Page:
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Iowa's natural resources plates include the state bird and flower, pheasant, eagle, buck and a Brook trout. Support conservation in Iowa by buying a natural resource plate for your vehicle.
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Support conservation in Iowa by buying a natural resource plate for your vehicle.
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Upcycling harvested wood from our communities celebrates local history and extends the tree’s story for future generations to cherish. Instead of chipping into mulch or chopping for firewood, there is a growing trend to divert that good wood to a local sawmill to mill logs into lumber.
Urban wood is a plentiful, local, renewable resource with unique character. Woodworkers, designers, artists, homeowners and business owners can create customized looks with rich colors, unique grain patterns, knots, or branching patterns found in community trees for bookcases, tables, mantels, flooring, trim or cabinets.
The DNR forestry program is working to connect people all along the supply chain to build community, business and consumer interest to embrace this untapped potential.
Learn more about how homeowners, communities and businesses are crafting fallen trees in their locales in the Summer Iowa Outdoors Magazine.
A community tree has value at every stage of its life. Its story does not have to end when it must be taken down because of disease, storm damage or development plans.
Different parts of a fallen tree can be separated into piles for reuse and to reduce waste. Portions of trees are best converted to wood chips, compost and mulch—think twigs, branches and limbs. But trunks, if not hollow, can be rescued and lumbered.
According to the U.S. Forest Service, if recovered and repurposed, wood from our country’s urban forests could produce nearly 4 billion board feet of lumber each year.
Every tree that shades our yards and public parks has a story. Lovingly planted and nurtured, it grew for decades and sometimes over a century. It’s a celebration of local history, a natural fixture in a park, along a street, in a backyard or alongside a school.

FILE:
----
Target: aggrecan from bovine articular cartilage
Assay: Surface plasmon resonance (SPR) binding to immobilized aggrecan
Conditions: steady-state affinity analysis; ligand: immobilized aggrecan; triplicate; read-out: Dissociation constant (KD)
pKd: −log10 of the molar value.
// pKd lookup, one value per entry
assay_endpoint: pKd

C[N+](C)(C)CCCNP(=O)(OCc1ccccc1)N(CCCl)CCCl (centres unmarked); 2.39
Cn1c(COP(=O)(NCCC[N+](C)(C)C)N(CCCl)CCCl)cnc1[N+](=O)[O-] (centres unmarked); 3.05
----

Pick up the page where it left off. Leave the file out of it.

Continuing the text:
Recycled wood from community trees can boost local economies, strengthen sustainability commitments, reduce expenses for communities, and enhance our living spaces.
Capturing the highest and best use of removed urban trees reduces the strain on our natural habitats and forests to supply us with usable wood products and building materials.
Buying local lumber for your wood use needs whenever possible is a step towards becoming a more sustainable community. With its beautifully unique appearance, it creates one-of-a-kind home products, while supporting local businesses.
Aron Flickinger Forestry Program Specialist 502 E. 9th St., Des Moines, IA 50319
Community Examples [PDF]
Iowa DNR forestry was awarded funds from the U.S. Forest Service to help communities become more sustainable by networking with local businesses to recycle wood from urban trees that have been removed and promote sawmills.
Several pilot projects are helping communities explore options and initiatives to responsibly use the wood from their fallen urban trees.
Make a difference in your community by looking for ways to improve how tree waste is used.
How a lot of urban trees end up after being cut down.
Lost opportunity to use this tree for lumber because it was cut into short pieces.
Cherry tree that blew down onto a house during a storm.
Dining room table made from the blown down cherry tree.
Portable sawmill ready to cut lumber from a tree removed from a community.
Lumber milled from community trees.
Items made from urban lumber.
Playhouse built with lumber from different types of trees that grow in our communities.